The vet kindly came out to the van and in the last act of love and kindness we ended his fight. He had such a heart that the vet said he would of suffered for days.
I held him as his spirit slipped away his eyes never leaving my face.
We wrapped him in his favorite blanket and left for home.
I was so distraught, I came into the house to change clothes and calm down for a little bit before going back out to where we were going to bury him.
Rowdy kept snuffling me and it seemed he was wondering where his canine companion was.
I must tell you that it was October and an unusually warm day, almost like spring, not fall.
When I met my family and friends at the van, they told me that an incredible thing had happened. After opening the hatch door of the van where Roly was lying, a huge Black Dragonfly had flown out.
They were so surprised that they jumped back and stood in awe, it flew all around the van and circled around each person there. As I came, it had disappeared.
Of course when they told me about this, I started crying again.
“**It is said in some Native American Beliefs that Dragonflies are also held as a symbol of renewal after a time of great hardship.”**

I knew this was his spirit, it had to be and I had missed it!
I pulled myself together and just as we started to lift his massive body out of the van, I caught movement out of the corner of my eye.
The Black dragonfly was magnificent, after circling up and down my whole body, he landed briefly on my arm.
I was mesmerized by the intricate iridescence traced on his wings and how his head was focused on me.
As suddenly as he appeared, he was gone!
Although I was sad at missing my long time friend, I now was encouraged. I had been blessed at witnessing a very rare sighting of transition, this grew into a spark of hope.
Day after day I continued to search for a glimpse of the Dragonfly again, I wanted to feel in my heart the same joy I was blessed with when it appeared to us in our dark time.
Now, as I realize I my young pup is now dealing with the changes life gives us, I will rejoice that he is with us for hopefully many more years.

I will never forget the Dragonfly in October…

“**Article Source: http://EzineArticles.com/1604680

Broken…

30 Jan

I really need to watch what I say in spiritual perspective. When we were gathered to study in the book of Psalms Sunday morning, I asked “would you still praise God, if things don’t turn out the way you think they should?”. I guess this was taken as a challenge, am I able to set the example? Can I tow the line? Am I just talking the talk?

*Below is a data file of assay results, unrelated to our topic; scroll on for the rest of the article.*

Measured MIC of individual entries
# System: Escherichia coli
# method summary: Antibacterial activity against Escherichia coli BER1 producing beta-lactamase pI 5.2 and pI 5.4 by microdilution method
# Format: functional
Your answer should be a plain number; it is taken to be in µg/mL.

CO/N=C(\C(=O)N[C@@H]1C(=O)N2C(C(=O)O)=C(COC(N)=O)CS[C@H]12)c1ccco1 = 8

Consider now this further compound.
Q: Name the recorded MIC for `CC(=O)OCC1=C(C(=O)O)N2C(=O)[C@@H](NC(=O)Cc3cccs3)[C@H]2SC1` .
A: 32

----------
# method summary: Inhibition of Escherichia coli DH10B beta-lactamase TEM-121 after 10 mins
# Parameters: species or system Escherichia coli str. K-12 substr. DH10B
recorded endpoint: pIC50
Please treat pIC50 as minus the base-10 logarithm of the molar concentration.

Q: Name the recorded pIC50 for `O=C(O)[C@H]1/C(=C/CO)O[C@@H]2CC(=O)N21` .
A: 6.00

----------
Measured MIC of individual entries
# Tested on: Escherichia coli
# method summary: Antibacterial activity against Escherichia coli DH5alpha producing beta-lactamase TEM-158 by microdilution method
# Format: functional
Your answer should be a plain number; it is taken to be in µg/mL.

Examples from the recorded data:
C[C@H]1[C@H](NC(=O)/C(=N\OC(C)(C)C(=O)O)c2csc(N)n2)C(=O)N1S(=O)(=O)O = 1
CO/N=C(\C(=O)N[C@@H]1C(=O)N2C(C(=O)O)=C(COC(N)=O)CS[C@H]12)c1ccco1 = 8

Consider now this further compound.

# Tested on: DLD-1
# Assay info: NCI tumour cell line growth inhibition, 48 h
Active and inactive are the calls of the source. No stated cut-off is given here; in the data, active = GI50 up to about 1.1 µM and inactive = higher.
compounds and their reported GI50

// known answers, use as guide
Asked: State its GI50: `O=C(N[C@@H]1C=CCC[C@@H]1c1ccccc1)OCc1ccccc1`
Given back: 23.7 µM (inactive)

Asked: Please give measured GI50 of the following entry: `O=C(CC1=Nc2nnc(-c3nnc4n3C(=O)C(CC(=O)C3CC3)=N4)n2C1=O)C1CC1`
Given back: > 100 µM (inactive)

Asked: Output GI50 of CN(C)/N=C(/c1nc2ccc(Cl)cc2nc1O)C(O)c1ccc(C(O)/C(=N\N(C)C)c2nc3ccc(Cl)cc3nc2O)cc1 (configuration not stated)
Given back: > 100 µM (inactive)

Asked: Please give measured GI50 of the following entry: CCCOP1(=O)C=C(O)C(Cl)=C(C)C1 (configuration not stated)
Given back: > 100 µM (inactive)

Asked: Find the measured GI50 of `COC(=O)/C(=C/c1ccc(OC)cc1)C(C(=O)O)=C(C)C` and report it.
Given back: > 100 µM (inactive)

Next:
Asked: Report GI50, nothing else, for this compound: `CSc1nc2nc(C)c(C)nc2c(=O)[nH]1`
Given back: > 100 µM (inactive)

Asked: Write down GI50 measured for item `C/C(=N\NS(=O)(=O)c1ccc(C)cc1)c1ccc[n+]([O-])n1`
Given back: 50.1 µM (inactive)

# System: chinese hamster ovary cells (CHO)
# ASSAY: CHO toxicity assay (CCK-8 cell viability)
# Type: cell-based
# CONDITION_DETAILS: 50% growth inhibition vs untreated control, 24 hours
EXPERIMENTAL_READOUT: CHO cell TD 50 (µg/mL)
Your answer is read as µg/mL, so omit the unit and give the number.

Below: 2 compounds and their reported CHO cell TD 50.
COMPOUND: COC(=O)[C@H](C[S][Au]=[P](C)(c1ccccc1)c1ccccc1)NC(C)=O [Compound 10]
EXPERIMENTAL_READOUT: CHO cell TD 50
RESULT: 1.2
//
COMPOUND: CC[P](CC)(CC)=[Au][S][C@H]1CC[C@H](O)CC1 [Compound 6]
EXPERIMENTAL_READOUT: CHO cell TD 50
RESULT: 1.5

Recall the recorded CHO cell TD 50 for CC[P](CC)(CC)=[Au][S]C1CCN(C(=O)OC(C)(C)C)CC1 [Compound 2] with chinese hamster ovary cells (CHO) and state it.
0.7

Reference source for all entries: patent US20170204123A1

We come home from church, have lunch and after relaxing for a bit we go out to get the chores done early. We are leaving before dark to watch my grandson play basketball. My nephew and his cousins had just gone out before me to start the watering and haying, when the back door is whipped open with great effort. My nephew proceeds to tell me that one of the doelings has an injured leg. By the time I get my boots, hat and coat on to go out and help with chores, she apparently has several things wrong with her.

Now, let me tell you that this little doe and her sister had been advertised for sale and had an interested 4-H family coming to look at them on Wednesday, of course.

Poor little thing, she broke her leg. No doubt about it. I have my daughter hold her and put a splint on her leg, then traipse back to the house to read up on splinting goat legs.

Way back when, I was a licensed Veterinary technician. Certified in; Radiology, Dentistry, Anesthesia, Bandaging, Lab, Surgical Assistance, Small Animal Nutrition. I worked in this profession for over 10 years, managed several clinics and was employed at the local emergency vet as well.

It is quite a humbling experience to have the training, then have your own real life situation with one of Your animals. I suddenly felt inadequate, ill at ease and not qualified to do what others had paid for me to do for years.

She is eating, drinking, sore because of the antibiotic injections, but no longer lonely. Her sister is not very happy and trying to figure out how to get out of the straw stall we built. I did not realize how difficult it would be to provide right conditions for her recovery and healing. Initially I was thinking of creating a wood pallet stall, then it was pointed out to me that..ya know the Murphy Law thing? Hmmm, she did break her leg in a grassy pasture! Probably not the best idea, we progress to the next idea. No, can’t put her makeshift stall across the aisle way, it was pouring down rain that night and that end of the barn might flood. Arghhh, frustration after what seemed like hours, we thought back to last year when the barn did flood. We kept the Mommas and kids safe in the straw room with straw stalls. So that is what we did.